If we take John 9 seriously, as programmatic for the church, then we want to start out as blind and end up with sight and not like the Pharisees to start with sight and end up blind when Jesus comes. To do this we have to unlearn all those things we think we know about the AIDS pandemic, the bible and the Church. We must unlearn who we think is HIV+, and why, and what we think about them. For those who are infected by the virus and affected by its impact are not objects of pity or fear, as if we are somehow normal and they are the distant "other". We must learn from that great Roman Catholic healer Fr Jean Vanier, and from Kay Warren's own testimony, whose approach is to let the afflicted open us up to our own woundedness and incompleteness and our need for redemption rather than their need. When the afflicted open us up to our own wounds then we can become, as Henri Nouwen describes it, wounded healers.

For most who are HIV+ any illness is as much a social, economic and political construct as it is an immunological one. The virus is transmitted from person to person, but with drugs to treat the viral agents, progression of the disease too often comes from a lack political will in the nations of the world to make drugs available to poor people. To people who lack nutrition; who lack nurses; who lack governments who give a damn about them; and who lack churches who give a damn about governments not giving a damn. 

And what complicates the response even further is an international community who is so anxious about the church preaching in the midst of a crisis that it balks at doing business with us. And the nightmare effect of all this is local Christian groups like the Mothers' Union in Zimbabwe, and all across Africa, who want to visit the sick and offer better care even where there is little hope of treatment, but can't get the equipment or training needed to make the small but crucial differences they can. So the despair spirals and the division deepens. The UK government and UN AIDS organisations speak about the unique local and global reach of the church to stand in solidarity with people living with HIV and AIDS, but it is they now who are doing too little and too late to both support the church and call it to account.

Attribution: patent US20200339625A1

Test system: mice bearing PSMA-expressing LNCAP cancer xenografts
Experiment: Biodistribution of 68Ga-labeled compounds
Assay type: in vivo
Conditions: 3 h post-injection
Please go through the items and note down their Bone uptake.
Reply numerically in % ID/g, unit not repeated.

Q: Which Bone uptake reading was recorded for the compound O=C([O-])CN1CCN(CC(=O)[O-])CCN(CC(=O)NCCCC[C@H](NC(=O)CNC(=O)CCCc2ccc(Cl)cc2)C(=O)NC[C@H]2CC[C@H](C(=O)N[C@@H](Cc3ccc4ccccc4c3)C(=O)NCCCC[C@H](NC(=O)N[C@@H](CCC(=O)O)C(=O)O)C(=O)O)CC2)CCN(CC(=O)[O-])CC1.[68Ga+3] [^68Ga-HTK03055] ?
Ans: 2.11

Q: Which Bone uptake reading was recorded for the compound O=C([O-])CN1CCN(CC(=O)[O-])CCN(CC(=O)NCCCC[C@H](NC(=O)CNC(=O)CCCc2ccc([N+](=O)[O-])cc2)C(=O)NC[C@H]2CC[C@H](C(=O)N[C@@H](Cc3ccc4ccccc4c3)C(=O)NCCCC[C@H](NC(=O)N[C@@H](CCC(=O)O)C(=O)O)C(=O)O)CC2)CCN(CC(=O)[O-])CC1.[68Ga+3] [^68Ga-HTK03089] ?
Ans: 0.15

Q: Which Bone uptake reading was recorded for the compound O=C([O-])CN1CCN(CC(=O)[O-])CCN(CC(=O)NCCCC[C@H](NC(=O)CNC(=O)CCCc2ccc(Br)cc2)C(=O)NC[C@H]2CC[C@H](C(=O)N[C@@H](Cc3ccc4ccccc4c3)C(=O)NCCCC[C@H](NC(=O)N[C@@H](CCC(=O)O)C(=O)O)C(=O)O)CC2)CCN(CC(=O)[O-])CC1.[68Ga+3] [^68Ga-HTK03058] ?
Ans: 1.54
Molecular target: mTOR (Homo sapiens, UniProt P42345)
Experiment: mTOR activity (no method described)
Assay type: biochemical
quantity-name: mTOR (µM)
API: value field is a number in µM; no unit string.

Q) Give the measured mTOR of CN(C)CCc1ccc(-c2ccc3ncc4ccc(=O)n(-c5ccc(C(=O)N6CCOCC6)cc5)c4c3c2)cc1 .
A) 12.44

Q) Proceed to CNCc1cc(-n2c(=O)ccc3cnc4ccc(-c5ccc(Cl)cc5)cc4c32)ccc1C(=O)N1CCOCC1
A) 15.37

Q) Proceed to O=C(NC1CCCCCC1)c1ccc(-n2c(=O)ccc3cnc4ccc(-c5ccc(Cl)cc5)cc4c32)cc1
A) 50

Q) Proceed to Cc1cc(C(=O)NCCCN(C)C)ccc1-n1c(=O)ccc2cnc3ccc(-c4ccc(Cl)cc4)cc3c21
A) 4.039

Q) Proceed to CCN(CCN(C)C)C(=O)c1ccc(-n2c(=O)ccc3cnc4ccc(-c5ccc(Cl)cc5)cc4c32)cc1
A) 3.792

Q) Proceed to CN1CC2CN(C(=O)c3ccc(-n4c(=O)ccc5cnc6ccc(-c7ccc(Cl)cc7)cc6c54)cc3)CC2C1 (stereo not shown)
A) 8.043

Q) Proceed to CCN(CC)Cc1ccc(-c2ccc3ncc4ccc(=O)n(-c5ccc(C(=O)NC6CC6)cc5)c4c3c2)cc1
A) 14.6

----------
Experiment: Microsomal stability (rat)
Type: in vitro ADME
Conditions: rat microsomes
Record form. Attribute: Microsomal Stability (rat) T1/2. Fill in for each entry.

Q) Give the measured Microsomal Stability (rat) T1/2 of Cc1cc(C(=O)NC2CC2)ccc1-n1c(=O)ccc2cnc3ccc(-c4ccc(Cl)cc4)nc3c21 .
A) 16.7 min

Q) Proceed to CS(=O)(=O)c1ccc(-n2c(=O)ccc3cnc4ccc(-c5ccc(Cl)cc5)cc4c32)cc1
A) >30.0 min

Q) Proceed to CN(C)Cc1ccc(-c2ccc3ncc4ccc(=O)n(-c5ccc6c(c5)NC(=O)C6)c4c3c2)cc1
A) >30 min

But that must not stop the church from getting its own global and local house in order and to keen knocking on their doors. So what are our sins as a church from which we could be healed by HIV and AIDS? The gravest sin is of course the apathy of the indolent rich. Lazarus and Dives have something to tell us here. Forgetting to remember the vulnerable in our midst, those outside our national gates. Failing to live as the body of Christ in which we are all members one of another. 

The second sin that we as a church have to pray for repentance around is patriarchy. How on earth have we allowed women, who bear the brunt of poverty and family breakdown, to yet again to bear the brunt of this disease? And what are we not seeing or saying as a church about a masculinity that holds women in contempt? And what are we not saying about a femininity that thinks misogyny is fine with God. It is not. 

Too often it is a male hierarchy (lay and ordained) whose cumulative effect of insensitivity, ignorance, cowardice and detachment (take your pick!) that reinforces and perpetuates what has to be seen as hatred of women. How else could so much death and suffering be visited upon them and predatory and bullying male sexual behaviour go unchecked in countries with millions and millions of confessing Christians? Yet what do we hear on Sundays about this latent hatred? The sound of silence. Worse than the sound of silence, we hear the sound of the gospel preached with vehement irrelevance! 

And I am sad to say that I have been party to it. I have seen sentences in speeches I and others have tried to include written out of scripts before my very eyes for fear of the muck-rakers who, with the Pharisees, constantly look to the Archbishop of Canterbury to see how they might destroy people like him. Thank God we have leadership that is as deep as it is devout and steadfast from Rowan Williams in our world. If you want to read some of the most beautiful theological reflections on eroticism and sexuality, you must read his essay, The Body's Grace.[4]